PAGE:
Authors: Troisi R, Potischman N, Roberts JM, Ness R, Crombleholme W, Lykins D, Siiteri P, Hoover RN
Title: Maternal serum oestrogen and androgen concentrations in preeclamptic and uncomplicated pregnancies.
Journal: Int J Epidemiol 32(3):455-60
Date: 2003 Jun
Abstract: BACKGROUND: Epidemiological studies show a substantially reduced risk of breast cancer in adult daughters of preeclamptic pregnancies, and modest risk reductions have been demonstrated for mothers also. Alterations in pregnancy hormone concentrations, particularly lower in utero exposure to oestrogen, are hypothesized to mediate this association. METHODS: Pregnancy hormone concentrations were measured in maternal sera collected at hospital admission for labour and delivery from 86 preeclamptic and 86 uncomplicated, singleton pregnancies matched on length of gestation, maternal age, parity, and type of delivery. RESULTS: Case and control pregnancies were similar in several maternal and pregnancy factors. Serum unconjugated oestradiol, oestrone, and oestriol concentrations were not lower in preeclamptic pregnancies in a matched analysis with adjustment for race and whether blood was collected before or after labour commenced. Serum unconjugated androstenedione (506.3 versus 316.0 ng/dl; P = 0.0007) and testosterone concentrations (214.5 versus 141.9 ng/dl; P = 0.004), however, were significantly higher in preeclamptic compared with control pregnancies, whereas dehydroepiandrosterone (DHEA) and DHEA sulphate did not differ. CONCLUSIONS: These data do not support the hypothesis that cancer risk in mothers and offspring of preeclamptic pregnancies is explained by exposure to lower maternal blood oestrogen concentrations, but raise the possibility that androgens play a role.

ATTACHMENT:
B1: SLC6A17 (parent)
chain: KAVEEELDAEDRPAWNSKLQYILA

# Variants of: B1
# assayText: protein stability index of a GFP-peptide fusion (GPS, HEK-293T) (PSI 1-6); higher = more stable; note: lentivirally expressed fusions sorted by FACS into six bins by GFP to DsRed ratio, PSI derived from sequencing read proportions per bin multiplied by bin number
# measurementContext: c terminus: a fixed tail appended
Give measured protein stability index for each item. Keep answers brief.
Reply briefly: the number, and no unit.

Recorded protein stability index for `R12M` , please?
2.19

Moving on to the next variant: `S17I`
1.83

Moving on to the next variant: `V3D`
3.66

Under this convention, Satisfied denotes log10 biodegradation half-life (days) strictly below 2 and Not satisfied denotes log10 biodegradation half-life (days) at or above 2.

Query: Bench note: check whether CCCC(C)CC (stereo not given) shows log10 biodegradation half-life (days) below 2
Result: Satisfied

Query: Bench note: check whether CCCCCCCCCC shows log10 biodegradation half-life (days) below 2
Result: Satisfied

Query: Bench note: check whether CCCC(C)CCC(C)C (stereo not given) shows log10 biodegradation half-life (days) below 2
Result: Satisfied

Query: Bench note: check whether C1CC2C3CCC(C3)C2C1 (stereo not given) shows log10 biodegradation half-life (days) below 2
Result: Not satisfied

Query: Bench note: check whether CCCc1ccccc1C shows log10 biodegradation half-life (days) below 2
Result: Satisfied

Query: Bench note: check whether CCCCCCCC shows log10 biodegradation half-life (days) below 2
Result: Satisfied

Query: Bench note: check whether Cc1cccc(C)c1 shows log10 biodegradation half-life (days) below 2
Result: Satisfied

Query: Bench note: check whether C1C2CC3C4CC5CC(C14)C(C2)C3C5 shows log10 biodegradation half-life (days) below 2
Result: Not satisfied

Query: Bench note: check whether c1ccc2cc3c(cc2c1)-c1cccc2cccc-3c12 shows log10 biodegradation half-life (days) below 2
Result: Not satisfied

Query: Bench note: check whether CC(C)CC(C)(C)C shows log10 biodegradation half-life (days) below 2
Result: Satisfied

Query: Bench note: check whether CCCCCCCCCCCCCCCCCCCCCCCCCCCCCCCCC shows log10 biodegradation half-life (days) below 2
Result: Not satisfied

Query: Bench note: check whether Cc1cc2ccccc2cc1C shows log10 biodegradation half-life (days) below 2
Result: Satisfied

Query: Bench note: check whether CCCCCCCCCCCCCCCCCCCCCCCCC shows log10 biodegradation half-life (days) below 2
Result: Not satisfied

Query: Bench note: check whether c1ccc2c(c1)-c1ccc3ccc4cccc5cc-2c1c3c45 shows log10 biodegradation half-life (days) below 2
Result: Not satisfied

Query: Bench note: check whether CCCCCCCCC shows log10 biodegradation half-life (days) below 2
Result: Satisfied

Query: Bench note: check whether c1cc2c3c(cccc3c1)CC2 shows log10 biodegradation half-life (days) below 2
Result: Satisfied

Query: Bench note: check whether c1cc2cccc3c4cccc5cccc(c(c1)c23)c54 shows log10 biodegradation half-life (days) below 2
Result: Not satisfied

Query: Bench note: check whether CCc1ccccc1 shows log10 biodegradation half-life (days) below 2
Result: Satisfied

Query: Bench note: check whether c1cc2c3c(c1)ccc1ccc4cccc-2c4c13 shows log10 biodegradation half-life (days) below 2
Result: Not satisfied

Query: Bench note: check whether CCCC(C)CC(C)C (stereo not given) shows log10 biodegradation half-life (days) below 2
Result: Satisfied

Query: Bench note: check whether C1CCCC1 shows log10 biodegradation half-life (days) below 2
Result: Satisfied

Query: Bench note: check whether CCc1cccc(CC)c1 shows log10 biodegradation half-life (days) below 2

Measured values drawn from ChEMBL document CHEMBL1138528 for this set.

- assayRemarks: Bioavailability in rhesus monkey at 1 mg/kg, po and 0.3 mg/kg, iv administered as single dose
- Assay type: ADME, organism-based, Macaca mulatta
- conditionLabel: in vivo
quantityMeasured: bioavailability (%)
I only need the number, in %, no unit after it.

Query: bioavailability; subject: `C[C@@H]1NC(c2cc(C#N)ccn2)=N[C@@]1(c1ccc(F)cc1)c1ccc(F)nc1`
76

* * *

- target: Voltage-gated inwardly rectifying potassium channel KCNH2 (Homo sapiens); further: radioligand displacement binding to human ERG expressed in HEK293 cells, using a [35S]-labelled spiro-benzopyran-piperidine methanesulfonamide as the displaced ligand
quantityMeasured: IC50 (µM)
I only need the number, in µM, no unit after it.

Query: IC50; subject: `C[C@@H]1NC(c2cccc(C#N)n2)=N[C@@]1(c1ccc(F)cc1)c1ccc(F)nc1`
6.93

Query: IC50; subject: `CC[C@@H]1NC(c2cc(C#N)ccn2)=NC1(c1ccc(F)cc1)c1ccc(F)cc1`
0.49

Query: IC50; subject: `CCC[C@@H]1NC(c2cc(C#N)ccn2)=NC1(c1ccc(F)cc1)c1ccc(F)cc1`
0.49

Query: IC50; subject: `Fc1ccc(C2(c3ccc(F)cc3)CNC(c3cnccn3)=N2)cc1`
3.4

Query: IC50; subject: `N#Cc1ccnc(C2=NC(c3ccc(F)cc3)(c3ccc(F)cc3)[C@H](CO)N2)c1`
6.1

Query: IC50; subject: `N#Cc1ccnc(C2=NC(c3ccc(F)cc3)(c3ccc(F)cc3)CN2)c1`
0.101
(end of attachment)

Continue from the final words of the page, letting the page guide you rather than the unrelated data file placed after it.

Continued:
Last Modified: 03 Sep 2013